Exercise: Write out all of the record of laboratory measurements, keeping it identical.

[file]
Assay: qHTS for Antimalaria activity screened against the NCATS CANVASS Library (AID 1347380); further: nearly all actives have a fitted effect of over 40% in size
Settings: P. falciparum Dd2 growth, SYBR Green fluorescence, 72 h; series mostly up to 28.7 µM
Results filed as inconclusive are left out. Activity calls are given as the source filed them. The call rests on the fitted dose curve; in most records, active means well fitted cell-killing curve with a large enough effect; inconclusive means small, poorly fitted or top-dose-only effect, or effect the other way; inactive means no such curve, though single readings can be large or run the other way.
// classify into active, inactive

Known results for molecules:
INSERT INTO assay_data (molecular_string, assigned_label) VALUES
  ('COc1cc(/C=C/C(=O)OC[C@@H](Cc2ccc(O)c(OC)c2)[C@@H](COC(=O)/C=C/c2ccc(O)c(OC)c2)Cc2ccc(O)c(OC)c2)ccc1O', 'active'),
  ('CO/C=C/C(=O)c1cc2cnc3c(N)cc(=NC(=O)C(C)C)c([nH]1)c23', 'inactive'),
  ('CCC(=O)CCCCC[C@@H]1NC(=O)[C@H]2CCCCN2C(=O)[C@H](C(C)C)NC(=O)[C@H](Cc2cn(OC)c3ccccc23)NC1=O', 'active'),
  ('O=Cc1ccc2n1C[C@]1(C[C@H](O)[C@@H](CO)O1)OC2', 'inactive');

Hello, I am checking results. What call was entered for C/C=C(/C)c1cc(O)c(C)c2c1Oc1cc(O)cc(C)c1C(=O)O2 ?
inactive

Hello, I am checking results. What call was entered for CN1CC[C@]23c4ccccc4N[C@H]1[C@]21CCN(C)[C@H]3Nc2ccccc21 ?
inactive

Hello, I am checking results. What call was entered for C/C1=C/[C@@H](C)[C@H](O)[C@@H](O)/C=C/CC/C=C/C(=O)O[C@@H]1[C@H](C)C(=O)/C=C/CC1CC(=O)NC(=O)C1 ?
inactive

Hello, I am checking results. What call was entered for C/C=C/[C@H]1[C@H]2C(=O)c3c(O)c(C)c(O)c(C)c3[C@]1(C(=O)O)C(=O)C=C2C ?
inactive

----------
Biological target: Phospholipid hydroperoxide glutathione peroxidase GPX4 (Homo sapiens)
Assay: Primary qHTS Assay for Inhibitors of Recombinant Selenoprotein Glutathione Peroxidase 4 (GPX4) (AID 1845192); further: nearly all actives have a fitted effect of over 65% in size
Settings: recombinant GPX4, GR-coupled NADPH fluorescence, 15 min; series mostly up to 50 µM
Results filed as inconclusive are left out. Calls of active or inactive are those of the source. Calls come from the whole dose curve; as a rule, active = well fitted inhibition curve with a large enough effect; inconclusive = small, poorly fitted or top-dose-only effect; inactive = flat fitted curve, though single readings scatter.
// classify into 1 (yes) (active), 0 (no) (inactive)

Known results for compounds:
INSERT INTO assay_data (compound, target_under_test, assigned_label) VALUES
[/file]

Assay: qHTS for Antimalaria activity screened against the NCATS CANVASS Library (AID 1347380); further: nearly all actives have a fitted effect of over 40% in size
Settings: P. falciparum Dd2 growth, SYBR Green fluorescence, 72 h; series mostly up to 28.7 µM
Results filed as inconclusive are left out. Activity calls are given as the source filed them. The call rests on the fitted dose curve; in most records, active means well fitted cell-killing curve with a large enough effect; inconclusive means small, poorly fitted or top-dose-only effect, or effect the other way; inactive means no such curve, though single readings can be large or run the other way.
// classify into active, inactive

Known results for molecules:
INSERT INTO assay_data (molecular_string, assigned_label) VALUES
  ('COc1cc(/C=C/C(=O)OC[C@@H](Cc2ccc(O)c(OC)c2)[C@@H](COC(=O)/C=C/c2ccc(O)c(OC)c2)Cc2ccc(O)c(OC)c2)ccc1O', 'active'),
  ('CO/C=C/C(=O)c1cc2cnc3c(N)cc(=NC(=O)C(C)C)c([nH]1)c23', 'inactive'),
  ('CCC(=O)CCCCC[C@@H]1NC(=O)[C@H]2CCCCN2C(=O)[C@H](C(C)C)NC(=O)[C@H](Cc2cn(OC)c3ccccc23)NC1=O', 'active'),
  ('O=Cc1ccc2n1C[C@]1(C[C@H](O)[C@@H](CO)O1)OC2', 'inactive');

Hello, I am checking results. What call was entered for C/C=C(/C)c1cc(O)c(C)c2c1Oc1cc(O)cc(C)c1C(=O)O2 ?
inactive

Hello, I am checking results. What call was entered for CN1CC[C@]23c4ccccc4N[C@H]1[C@]21CCN(C)[C@H]3Nc2ccccc21 ?
inactive

Hello, I am checking results. What call was entered for C/C1=C/[C@@H](C)[C@H](O)[C@@H](O)/C=C/CC/C=C/C(=O)O[C@@H]1[C@H](C)C(=O)/C=C/CC1CC(=O)NC(=O)C1 ?
inactive

Hello, I am checking results. What call was entered for C/C=C/[C@H]1[C@H]2C(=O)c3c(O)c(C)c(O)c(C)c3[C@]1(C(=O)O)C(=O)C=C2C ?
inactive

----------
Biological target: Phospholipid hydroperoxide glutathione peroxidase GPX4 (Homo sapiens)
Assay: Primary qHTS Assay for Inhibitors of Recombinant Selenoprotein Glutathione Peroxidase 4 (GPX4) (AID 1845192); further: nearly all actives have a fitted effect of over 65% in size
Settings: recombinant GPX4, GR-coupled NADPH fluorescence, 15 min; series mostly up to 50 µM
Results filed as inconclusive are left out. Calls of active or inactive are those of the source. Calls come from the whole dose curve; as a rule, active = well fitted inhibition curve with a large enough effect; inconclusive = small, poorly fitted or top-dose-only effect; inactive = flat fitted curve, though single readings scatter.
// classify into 1 (yes) (active), 0 (no) (inactive)

Known results for compounds:
INSERT INTO assay_data (compound, target_under_test, assigned_label) VALUES